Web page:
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Posted on August 28, 2010 – 5:14 pm | Author: hackler
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John Elway‘s first Topps card — a gem of a Rookie Card that’s No. 1 in my heart and No. 63 on your checklist — arrived in 1984. Elway’s 30th Topps card wouldn’t follow until nine years later, in 1993 Topps, after the Hall of Famer had already played in three Super Bowls and earned an NFL MVP Award.
Tim Tebow‘s first Topps card arrived earlier this week with the release of 2010 Topps Football. So did his 30th.
According to preliminary checklist data confirmed by Beckett Media, Tebow appears on 30 different trading cards in 2010 Topps. That brief but brazenly bulging checklist says as much about how dramatically the industry has changed in the last 25 years as it does about the headline-harvesting wunderkind looking to become the Denver Broncos‘ next great franchise quarterback.
For perspective, consider that Tebow appears on just 10 cards in 2010 Classics, 16 in 2010 Score, 17 in 2010 Prestige and 22 in 2010 Donruss Elite. The only 2010 NFL product released so far this season to include more Tebow cards than Topps’ 30 is Rookies and Stars, which boasts a staggering 38.
Tebow’s Topps total includes 13 cards limited to 25 copies or less and five 1/1s. He has 10 autographed cards in the set (the most plentiful is numbered to 90), four memorabilia cards and one autographed memorabilia card.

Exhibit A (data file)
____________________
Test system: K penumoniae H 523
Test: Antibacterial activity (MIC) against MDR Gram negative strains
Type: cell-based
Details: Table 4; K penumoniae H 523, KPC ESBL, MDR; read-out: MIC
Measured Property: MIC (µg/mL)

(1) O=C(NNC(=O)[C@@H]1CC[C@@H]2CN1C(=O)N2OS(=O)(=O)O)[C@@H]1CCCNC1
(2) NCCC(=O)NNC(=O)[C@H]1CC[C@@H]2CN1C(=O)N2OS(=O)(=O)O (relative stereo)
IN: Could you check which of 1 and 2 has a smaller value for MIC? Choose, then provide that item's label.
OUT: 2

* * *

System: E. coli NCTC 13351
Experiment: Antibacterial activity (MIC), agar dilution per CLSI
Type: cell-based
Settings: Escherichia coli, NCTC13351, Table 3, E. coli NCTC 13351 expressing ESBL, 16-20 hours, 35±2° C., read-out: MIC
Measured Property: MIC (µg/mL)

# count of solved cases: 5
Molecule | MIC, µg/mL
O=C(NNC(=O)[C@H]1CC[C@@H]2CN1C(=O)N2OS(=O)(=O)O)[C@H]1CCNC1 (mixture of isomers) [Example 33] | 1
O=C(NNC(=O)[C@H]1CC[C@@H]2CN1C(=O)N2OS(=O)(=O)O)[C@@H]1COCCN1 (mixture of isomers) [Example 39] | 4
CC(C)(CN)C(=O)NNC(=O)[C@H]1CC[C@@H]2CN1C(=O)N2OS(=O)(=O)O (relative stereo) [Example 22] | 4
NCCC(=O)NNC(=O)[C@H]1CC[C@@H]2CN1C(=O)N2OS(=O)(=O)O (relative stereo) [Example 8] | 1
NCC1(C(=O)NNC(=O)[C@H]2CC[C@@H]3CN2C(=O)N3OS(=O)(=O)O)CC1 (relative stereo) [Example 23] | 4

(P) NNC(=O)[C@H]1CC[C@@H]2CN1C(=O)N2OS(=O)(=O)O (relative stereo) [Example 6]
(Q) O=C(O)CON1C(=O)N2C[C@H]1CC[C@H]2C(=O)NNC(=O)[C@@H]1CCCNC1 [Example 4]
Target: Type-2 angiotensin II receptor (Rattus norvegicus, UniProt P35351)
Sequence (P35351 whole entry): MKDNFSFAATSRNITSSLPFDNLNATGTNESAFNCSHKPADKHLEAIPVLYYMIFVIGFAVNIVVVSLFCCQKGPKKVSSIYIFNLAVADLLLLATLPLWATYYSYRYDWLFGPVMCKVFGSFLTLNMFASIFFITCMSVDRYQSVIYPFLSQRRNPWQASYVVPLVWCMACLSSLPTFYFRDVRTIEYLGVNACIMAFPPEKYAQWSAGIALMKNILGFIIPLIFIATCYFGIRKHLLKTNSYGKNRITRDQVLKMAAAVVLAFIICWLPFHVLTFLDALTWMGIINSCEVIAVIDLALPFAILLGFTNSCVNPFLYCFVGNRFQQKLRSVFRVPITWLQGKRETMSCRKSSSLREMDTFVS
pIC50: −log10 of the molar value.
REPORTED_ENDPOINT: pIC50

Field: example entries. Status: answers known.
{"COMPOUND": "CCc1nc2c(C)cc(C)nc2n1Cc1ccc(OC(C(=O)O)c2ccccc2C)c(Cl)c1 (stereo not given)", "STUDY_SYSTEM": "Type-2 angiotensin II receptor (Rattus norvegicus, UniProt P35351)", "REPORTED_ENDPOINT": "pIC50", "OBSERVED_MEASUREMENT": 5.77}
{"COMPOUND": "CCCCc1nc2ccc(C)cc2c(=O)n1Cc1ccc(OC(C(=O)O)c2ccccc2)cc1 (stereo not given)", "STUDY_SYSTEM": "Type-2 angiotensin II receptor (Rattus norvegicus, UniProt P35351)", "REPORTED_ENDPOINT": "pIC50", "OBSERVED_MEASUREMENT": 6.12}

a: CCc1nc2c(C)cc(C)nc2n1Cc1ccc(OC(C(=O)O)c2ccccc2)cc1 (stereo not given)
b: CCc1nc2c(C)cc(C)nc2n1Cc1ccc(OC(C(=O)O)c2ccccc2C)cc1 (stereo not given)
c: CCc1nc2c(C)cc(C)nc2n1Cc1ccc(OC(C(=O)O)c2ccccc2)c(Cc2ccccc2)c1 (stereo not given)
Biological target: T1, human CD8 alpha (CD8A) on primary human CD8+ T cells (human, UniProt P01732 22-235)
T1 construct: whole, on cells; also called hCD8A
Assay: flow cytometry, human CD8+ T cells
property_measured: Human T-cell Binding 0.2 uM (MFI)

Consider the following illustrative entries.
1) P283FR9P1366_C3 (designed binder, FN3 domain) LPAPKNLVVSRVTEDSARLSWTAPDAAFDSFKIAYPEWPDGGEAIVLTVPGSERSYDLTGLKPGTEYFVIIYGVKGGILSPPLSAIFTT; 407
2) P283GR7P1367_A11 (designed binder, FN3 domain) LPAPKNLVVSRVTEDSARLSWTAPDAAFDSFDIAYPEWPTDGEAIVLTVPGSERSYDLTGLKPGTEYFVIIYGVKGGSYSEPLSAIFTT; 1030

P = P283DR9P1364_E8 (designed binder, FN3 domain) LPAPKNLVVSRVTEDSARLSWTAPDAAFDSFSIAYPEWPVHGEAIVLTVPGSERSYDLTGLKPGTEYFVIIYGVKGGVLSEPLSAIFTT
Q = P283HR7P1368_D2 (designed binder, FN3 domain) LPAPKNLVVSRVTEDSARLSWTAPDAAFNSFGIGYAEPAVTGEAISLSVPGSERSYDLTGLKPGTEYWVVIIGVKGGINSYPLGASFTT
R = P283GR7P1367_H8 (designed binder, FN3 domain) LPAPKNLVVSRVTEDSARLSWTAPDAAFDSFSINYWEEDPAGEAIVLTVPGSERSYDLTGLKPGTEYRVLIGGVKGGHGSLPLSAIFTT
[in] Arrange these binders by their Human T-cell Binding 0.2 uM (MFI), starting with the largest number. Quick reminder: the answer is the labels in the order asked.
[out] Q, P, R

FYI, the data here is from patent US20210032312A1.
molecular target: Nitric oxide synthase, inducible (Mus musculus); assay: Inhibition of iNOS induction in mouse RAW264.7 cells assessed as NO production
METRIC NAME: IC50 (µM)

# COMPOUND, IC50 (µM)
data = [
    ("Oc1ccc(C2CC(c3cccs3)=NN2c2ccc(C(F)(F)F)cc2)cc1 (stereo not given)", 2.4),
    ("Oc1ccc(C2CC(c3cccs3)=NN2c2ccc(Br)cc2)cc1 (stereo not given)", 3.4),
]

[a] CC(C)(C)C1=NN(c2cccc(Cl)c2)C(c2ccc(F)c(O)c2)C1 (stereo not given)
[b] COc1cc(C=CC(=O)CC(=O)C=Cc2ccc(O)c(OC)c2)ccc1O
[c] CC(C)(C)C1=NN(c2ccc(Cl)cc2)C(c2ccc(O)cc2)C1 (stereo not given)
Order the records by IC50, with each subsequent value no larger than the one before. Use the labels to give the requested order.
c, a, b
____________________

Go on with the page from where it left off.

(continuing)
In fact, the one-time Heisman Trophy winner and two-time National Champion from the University of Florida has as many cards with stuff on them in 2010 Topps (a signature, piece of event-worn memorabilia or both) as he has cards without.
But perhaps the most consequential cards in the set are the three that pair Tebow and Elway together, the industry’s first to do so. For Broncos collectors, the union is the stuff of cardboard nirvana. For the rest of the collectibles industry, it represents certain liquidity — a cash-flush combination of the NFL’s hottest rookie and one of its most valuable legends.
One copy of the card that includes autographs from both men, limited to 25 copies, sold for $265 on Friday. The one numbered out of 50 that includes memorabilia swatches from both sold that same day for $50. Interestingly, two copies of Tebow’s single-signed Rookie Premiere Autographs card (#’d out of 90), sold for $250 apiece between Thursday and Friday. And then there’s the dual-signed Red Ink Rookie Premiere Autographs card of Tebow and fellow rookie QB Colt McCoy that’s limited to just four copies and has already been bid up to $500 with still more than four days remaining in the auction.
Six products into the 2010 NFL trading card season, Tebow has 133 different trading cards, an average of 22 per product. Should that trend continue in the remaining 18 scheduled 2010 releases, he’ll end his rookie card season with a staggering 532 total cards — a number Elway didn’t achieve until early in 1995, his 12th season.
Tracy Hackler is the editorial director for Beckett Media. Have a comment or question? Send an e-mail to him at email@example.com. Follow him on Twitter by clicking here.
I love me some Tebow.
Great Guy. I just don’t think football is his long time thing.
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